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Mock interviews teach students about job search process

Published: Thursday, Dec. 19, 2013 12:08 a.m. CDT • Updated: Thursday, Dec. 19, 2013 12:14 a.m. CDT
Caption
(Kyle Grillot)
Kyle Grillot - kgrillot@shawmedia.com Prairie Ridge seniors Max Tucker, 17, Karlie Cunniff, 17, and Tommy McGrath, 17, wait to be interviewed Tuesday in Crystal Lake. Through the school's cooperative education program, students go through realistic job interview training by sitting in on interviews with about 25 business representatives from the community.

CRYSTAL LAKE – Kayla Schnell thought she knew what it took to get hired.

The 18-year-old has enjoyed early success in the job search process, obtaining a retail position with a popular clothier during her senior year at Prairie Ridge High School. 

But after graduation, Schnell plans to further her education and become a physician assistant, a health care profession that will most likely include much stiffer competition when trying to find a job. 

The Cooperative Education Program in Community High School District 155 recently held an event that aimed to equip students with proper job interviewing skills.

“We really don’t have formal interviews in the teenage realm,” Schnell said. “I really thought this would be a waste, but it was eye opening, and gave me a chance to talk to people higher up.”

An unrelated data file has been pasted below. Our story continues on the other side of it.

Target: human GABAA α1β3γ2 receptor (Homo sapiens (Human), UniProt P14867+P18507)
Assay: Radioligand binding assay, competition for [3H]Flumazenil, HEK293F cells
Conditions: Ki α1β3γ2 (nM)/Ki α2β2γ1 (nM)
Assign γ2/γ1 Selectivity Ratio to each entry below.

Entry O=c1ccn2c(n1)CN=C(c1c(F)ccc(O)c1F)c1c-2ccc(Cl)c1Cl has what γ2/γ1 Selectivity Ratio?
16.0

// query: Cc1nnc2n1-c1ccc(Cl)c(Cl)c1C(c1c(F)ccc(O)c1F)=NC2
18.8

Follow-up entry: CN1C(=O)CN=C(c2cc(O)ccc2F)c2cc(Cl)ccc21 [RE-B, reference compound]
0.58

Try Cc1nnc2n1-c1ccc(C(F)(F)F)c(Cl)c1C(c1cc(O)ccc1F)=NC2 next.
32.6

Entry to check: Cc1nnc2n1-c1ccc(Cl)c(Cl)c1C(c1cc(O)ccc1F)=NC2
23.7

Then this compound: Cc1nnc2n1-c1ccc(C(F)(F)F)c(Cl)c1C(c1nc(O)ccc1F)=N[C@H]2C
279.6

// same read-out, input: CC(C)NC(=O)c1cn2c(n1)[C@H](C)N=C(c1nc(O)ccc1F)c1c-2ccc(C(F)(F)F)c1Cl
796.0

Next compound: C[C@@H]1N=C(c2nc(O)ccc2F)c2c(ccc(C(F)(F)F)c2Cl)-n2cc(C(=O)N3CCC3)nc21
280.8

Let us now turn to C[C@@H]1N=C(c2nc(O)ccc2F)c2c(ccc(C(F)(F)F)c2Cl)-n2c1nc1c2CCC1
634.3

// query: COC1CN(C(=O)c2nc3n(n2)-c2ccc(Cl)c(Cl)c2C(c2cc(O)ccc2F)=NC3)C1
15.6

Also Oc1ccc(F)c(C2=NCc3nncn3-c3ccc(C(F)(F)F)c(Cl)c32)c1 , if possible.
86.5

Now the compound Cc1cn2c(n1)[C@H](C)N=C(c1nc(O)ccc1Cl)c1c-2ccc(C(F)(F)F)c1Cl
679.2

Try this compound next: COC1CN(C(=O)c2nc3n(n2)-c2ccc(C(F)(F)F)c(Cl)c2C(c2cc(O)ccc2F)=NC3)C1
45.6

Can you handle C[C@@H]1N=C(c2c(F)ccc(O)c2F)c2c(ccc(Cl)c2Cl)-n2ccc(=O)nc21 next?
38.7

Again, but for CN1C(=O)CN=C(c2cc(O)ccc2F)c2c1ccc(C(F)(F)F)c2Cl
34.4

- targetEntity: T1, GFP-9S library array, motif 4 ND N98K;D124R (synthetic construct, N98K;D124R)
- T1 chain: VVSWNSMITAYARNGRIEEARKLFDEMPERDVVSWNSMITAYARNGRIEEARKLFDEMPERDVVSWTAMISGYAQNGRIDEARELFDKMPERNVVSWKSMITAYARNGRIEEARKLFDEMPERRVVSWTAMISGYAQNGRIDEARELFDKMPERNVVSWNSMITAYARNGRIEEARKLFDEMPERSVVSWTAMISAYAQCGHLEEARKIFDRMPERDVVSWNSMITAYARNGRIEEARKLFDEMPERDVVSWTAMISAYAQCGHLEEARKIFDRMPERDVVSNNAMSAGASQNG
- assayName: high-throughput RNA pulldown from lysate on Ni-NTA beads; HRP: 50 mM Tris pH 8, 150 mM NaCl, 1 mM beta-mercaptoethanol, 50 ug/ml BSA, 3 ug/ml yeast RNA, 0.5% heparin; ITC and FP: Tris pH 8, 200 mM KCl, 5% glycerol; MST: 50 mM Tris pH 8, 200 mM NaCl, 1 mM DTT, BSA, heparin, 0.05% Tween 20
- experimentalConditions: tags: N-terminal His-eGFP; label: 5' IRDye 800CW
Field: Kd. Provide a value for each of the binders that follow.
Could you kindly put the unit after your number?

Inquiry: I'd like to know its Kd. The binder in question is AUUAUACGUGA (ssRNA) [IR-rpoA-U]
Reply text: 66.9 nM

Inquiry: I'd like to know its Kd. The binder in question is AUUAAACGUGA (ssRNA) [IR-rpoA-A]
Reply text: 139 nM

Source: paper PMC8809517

Schnell was one of more than 60 students part of the Cooperative Education Program at the high school who took part in job training Tuesday by sitting in on mock interviews with 28 business representatives from throughout McHenry County.

“We’re trying to take it to the next level,” said Steve Karblom, who coordinates the program alongside Bryan Peckhart. “Our program teaches students how to find a job, get it and succeed.”

The assignment began with students choosing a profession of their choice before creating a personalized cover letter, resume and list of references. They were then given an interview simulation sheet complete with a list of standard interview questions and behavioral interview questions.

Students then sat down one-on-one with a business professional who asked them questions, evaluating them on everything from their first impression to eye contact and accuracy of their answers.

“Most kids don’t have any experience going in to their first job interview … what will be asked of them and how to present a positive image,” said Megan Marshall, member services team leader at Centegra Health who interviewed students Tuesday. “The biggest thing is to not be afraid to take a moment to think about the question and answer it.”

The students she interviewed impressed Kristine Breneisen, retail bank manager for American Community Bank in Crystal Lake.

“It’s important for students to interact with people they don’t know,” she said. “They all seem well prepared and comfortable. It’s so important to keep eye contact and remain confident.”

The students also evaluated themselves after the interviews.

“I think it really went well,” said Brenden Buhke, a junior at Prairie Ridge who plans on studying mechanical engineering. “This was great practice for those kids without job interview experience to learn what an actual interview is like.”  

The students completed the assignment by sending “Thank you” letters to those who interviewed them.

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